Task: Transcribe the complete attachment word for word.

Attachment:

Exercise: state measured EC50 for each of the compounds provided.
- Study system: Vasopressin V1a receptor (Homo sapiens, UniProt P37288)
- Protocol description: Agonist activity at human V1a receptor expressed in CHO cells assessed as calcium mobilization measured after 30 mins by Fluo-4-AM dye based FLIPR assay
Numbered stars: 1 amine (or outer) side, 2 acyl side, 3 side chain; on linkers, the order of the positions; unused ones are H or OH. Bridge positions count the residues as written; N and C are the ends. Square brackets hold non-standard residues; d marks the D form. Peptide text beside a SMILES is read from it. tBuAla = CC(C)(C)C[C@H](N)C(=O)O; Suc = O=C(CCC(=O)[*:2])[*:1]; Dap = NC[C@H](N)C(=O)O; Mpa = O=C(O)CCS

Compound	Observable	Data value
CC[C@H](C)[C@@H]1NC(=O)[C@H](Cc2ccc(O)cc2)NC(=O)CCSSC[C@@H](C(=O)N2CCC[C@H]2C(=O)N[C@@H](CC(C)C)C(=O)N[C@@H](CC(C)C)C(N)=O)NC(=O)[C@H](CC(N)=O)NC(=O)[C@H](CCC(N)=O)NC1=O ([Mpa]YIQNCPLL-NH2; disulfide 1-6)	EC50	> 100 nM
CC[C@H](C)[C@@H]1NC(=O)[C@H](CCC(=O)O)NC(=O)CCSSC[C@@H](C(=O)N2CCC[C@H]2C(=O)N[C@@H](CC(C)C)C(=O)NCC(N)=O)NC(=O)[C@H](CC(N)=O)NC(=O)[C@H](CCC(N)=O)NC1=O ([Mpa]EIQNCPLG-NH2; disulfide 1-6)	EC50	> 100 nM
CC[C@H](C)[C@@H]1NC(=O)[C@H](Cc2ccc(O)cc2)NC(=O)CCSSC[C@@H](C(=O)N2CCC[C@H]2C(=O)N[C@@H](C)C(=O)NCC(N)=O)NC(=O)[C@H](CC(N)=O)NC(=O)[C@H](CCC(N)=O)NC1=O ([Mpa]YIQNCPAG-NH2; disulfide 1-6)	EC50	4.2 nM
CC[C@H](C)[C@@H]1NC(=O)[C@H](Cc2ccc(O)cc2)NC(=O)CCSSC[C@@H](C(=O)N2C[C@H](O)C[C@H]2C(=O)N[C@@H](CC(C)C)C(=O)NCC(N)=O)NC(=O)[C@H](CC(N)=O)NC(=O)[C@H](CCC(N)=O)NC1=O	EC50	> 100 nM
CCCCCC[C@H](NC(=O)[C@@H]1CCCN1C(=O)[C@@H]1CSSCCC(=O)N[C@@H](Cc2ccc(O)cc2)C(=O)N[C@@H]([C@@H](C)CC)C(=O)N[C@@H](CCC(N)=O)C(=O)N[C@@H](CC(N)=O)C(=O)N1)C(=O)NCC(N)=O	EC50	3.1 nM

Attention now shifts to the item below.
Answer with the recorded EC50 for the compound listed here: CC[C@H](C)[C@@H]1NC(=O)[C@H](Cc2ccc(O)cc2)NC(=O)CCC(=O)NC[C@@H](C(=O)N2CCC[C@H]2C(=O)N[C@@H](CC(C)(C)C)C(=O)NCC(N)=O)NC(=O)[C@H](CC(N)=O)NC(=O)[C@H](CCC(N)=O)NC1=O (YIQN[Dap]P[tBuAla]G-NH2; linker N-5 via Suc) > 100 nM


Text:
Exercise: state measured EC50 for each of the compounds provided.
- Study system: Vasopressin V1a receptor (Homo sapiens, UniProt P37288)
- Protocol description: Agonist activity at human V1a receptor expressed in CHO cells assessed as calcium mobilization measured after 30 mins by Fluo-4-AM dye based FLIPR assay
Numbered stars: 1 amine (or outer) side, 2 acyl side, 3 side chain; on linkers, the order of the positions; unused ones are H or OH. Bridge positions count the residues as written; N and C are the ends. Square brackets hold non-standard residues; d marks the D form. Peptide text beside a SMILES is read from it. tBuAla = CC(C)(C)C[C@H](N)C(=O)O; Suc = O=C(CCC(=O)[*:2])[*:1]; Dap = NC[C@H](N)C(=O)O; Mpa = O=C(O)CCS

Compound	Observable	Data value
CC[C@H](C)[C@@H]1NC(=O)[C@H](Cc2ccc(O)cc2)NC(=O)CCSSC[C@@H](C(=O)N2CCC[C@H]2C(=O)N[C@@H](CC(C)C)C(=O)N[C@@H](CC(C)C)C(N)=O)NC(=O)[C@H](CC(N)=O)NC(=O)[C@H](CCC(N)=O)NC1=O ([Mpa]YIQNCPLL-NH2; disulfide 1-6)	EC50	> 100 nM
CC[C@H](C)[C@@H]1NC(=O)[C@H](CCC(=O)O)NC(=O)CCSSC[C@@H](C(=O)N2CCC[C@H]2C(=O)N[C@@H](CC(C)C)C(=O)NCC(N)=O)NC(=O)[C@H](CC(N)=O)NC(=O)[C@H](CCC(N)=O)NC1=O ([Mpa]EIQNCPLG-NH2; disulfide 1-6)	EC50	> 100 nM
CC[C@H](C)[C@@H]1NC(=O)[C@H](Cc2ccc(O)cc2)NC(=O)CCSSC[C@@H](C(=O)N2CCC[C@H]2C(=O)N[C@@H](C)C(=O)NCC(N)=O)NC(=O)[C@H](CC(N)=O)NC(=O)[C@H](CCC(N)=O)NC1=O ([Mpa]YIQNCPAG-NH2; disulfide 1-6)	EC50	4.2 nM
CC[C@H](C)[C@@H]1NC(=O)[C@H](Cc2ccc(O)cc2)NC(=O)CCSSC[C@@H](C(=O)N2C[C@H](O)C[C@H]2C(=O)N[C@@H](CC(C)C)C(=O)NCC(N)=O)NC(=O)[C@H](CC(N)=O)NC(=O)[C@H](CCC(N)=O)NC1=O	EC50	> 100 nM
CCCCCC[C@H](NC(=O)[C@@H]1CCCN1C(=O)[C@@H]1CSSCCC(=O)N[C@@H](Cc2ccc(O)cc2)C(=O)N[C@@H]([C@@H](C)CC)C(=O)N[C@@H](CCC(N)=O)C(=O)N[C@@H](CC(N)=O)C(=O)N1)C(=O)NCC(N)=O	EC50	3.1 nM

Attention now shifts to the item below.
Answer with the recorded EC50 for the compound listed here: CC[C@H](C)[C@@H]1NC(=O)[C@H](Cc2ccc(O)cc2)NC(=O)CCC(=O)NC[C@@H](C(=O)N2CCC[C@H]2C(=O)N[C@@H](CC(C)(C)C)C(=O)NCC(N)=O)NC(=O)[C@H](CC(N)=O)NC(=O)[C@H](CCC(N)=O)NC1=O (YIQN[Dap]P[tBuAla]G-NH2; linker N-5 via Suc) > 100 nM